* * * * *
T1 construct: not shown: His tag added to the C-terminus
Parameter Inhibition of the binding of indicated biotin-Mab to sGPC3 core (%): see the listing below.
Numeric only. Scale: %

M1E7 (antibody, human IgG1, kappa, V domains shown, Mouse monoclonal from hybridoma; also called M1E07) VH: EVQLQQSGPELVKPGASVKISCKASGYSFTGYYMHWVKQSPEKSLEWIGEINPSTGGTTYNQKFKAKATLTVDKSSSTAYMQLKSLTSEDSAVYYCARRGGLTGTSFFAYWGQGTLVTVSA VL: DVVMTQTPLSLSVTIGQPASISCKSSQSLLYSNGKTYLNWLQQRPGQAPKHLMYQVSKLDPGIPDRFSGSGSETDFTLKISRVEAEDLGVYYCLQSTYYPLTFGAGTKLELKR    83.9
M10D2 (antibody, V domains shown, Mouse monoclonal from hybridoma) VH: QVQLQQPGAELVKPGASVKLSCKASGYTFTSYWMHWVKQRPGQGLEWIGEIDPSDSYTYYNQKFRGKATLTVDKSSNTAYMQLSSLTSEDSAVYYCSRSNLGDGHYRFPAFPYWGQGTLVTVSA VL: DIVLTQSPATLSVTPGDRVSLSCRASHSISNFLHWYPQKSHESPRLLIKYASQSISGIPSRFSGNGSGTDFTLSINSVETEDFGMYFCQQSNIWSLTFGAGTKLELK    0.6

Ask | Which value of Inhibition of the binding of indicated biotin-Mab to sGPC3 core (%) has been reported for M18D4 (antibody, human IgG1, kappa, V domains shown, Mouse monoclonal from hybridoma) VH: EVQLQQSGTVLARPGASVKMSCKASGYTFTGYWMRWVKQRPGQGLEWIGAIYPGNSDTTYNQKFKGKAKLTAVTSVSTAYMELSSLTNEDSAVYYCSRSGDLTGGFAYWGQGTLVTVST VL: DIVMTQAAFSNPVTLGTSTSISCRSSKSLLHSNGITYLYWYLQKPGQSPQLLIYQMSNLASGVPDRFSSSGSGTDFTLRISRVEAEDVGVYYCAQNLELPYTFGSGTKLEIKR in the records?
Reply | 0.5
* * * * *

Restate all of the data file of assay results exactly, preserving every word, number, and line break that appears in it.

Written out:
T1 construct: not shown: His tag added to the C-terminus
Parameter Inhibition of the binding of indicated biotin-Mab to sGPC3 core (%): see the listing below.
Numeric only. Scale: %

M1E7 (antibody, human IgG1, kappa, V domains shown, Mouse monoclonal from hybridoma; also called M1E07) VH: EVQLQQSGPELVKPGASVKISCKASGYSFTGYYMHWVKQSPEKSLEWIGEINPSTGGTTYNQKFKAKATLTVDKSSSTAYMQLKSLTSEDSAVYYCARRGGLTGTSFFAYWGQGTLVTVSA VL: DVVMTQTPLSLSVTIGQPASISCKSSQSLLYSNGKTYLNWLQQRPGQAPKHLMYQVSKLDPGIPDRFSGSGSETDFTLKISRVEAEDLGVYYCLQSTYYPLTFGAGTKLELKR    83.9
M10D2 (antibody, V domains shown, Mouse monoclonal from hybridoma) VH: QVQLQQPGAELVKPGASVKLSCKASGYTFTSYWMHWVKQRPGQGLEWIGEIDPSDSYTYYNQKFRGKATLTVDKSSNTAYMQLSSLTSEDSAVYYCSRSNLGDGHYRFPAFPYWGQGTLVTVSA VL: DIVLTQSPATLSVTPGDRVSLSCRASHSISNFLHWYPQKSHESPRLLIKYASQSISGIPSRFSGNGSGTDFTLSINSVETEDFGMYFCQQSNIWSLTFGAGTKLELK    0.6

Ask | Which value of Inhibition of the binding of indicated biotin-Mab to sGPC3 core (%) has been reported for M18D4 (antibody, human IgG1, kappa, V domains shown, Mouse monoclonal from hybridoma) VH: EVQLQQSGTVLARPGASVKMSCKASGYTFTGYWMRWVKQRPGQGLEWIGAIYPGNSDTTYNQKFKGKAKLTAVTSVSTAYMELSSLTNEDSAVYYCSRSGDLTGGFAYWGQGTLVTVST VL: DIVMTQAAFSNPVTLGTSTSISCRSSKSLLHSNGITYLYWYLQKPGQSPQLLIYQMSNLASGVPDRFSSSGSGTDFTLRISRVEAEDVGVYYCAQNLELPYTFGSGTKLEIKR in the records?
Reply | 0.5